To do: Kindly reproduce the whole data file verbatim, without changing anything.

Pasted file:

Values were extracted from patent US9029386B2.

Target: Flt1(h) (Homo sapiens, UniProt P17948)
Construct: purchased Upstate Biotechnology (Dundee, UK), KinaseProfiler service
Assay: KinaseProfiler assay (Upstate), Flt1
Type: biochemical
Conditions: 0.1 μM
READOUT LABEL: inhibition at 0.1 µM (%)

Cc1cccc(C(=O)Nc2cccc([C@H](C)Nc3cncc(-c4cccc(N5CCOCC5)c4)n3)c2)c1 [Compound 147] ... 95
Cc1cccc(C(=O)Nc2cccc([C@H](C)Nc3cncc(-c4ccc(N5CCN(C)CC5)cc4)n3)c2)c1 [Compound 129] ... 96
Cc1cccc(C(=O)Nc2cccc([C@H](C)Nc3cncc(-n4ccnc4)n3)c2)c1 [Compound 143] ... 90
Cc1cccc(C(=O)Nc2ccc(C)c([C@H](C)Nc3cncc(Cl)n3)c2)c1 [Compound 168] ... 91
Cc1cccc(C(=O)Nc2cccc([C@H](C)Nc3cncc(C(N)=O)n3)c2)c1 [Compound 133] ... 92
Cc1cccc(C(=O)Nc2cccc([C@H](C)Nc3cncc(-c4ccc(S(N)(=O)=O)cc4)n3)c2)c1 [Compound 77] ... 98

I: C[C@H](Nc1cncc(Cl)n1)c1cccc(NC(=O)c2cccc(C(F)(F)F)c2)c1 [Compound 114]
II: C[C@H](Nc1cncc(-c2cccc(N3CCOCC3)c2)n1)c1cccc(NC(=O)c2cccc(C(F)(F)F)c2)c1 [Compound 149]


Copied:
Values were extracted from patent US9029386B2.

Target: Flt1(h) (Homo sapiens, UniProt P17948)
Construct: purchased Upstate Biotechnology (Dundee, UK), KinaseProfiler service
Assay: KinaseProfiler assay (Upstate), Flt1
Type: biochemical
Conditions: 0.1 μM
READOUT LABEL: inhibition at 0.1 µM (%)

Cc1cccc(C(=O)Nc2cccc([C@H](C)Nc3cncc(-c4cccc(N5CCOCC5)c4)n3)c2)c1 [Compound 147] ... 95
Cc1cccc(C(=O)Nc2cccc([C@H](C)Nc3cncc(-c4ccc(N5CCN(C)CC5)cc4)n3)c2)c1 [Compound 129] ... 96
Cc1cccc(C(=O)Nc2cccc([C@H](C)Nc3cncc(-n4ccnc4)n3)c2)c1 [Compound 143] ... 90
Cc1cccc(C(=O)Nc2ccc(C)c([C@H](C)Nc3cncc(Cl)n3)c2)c1 [Compound 168] ... 91
Cc1cccc(C(=O)Nc2cccc([C@H](C)Nc3cncc(C(N)=O)n3)c2)c1 [Compound 133] ... 92
Cc1cccc(C(=O)Nc2cccc([C@H](C)Nc3cncc(-c4ccc(S(N)(=O)=O)cc4)n3)c2)c1 [Compound 77] ... 98

I: C[C@H](Nc1cncc(Cl)n1)c1cccc(NC(=O)c2cccc(C(F)(F)F)c2)c1 [Compound 114]
II: C[C@H](Nc1cncc(-c2cccc(N3CCOCC3)c2)n1)c1cccc(NC(=O)c2cccc(C(F)(F)F)c2)c1 [Compound 149]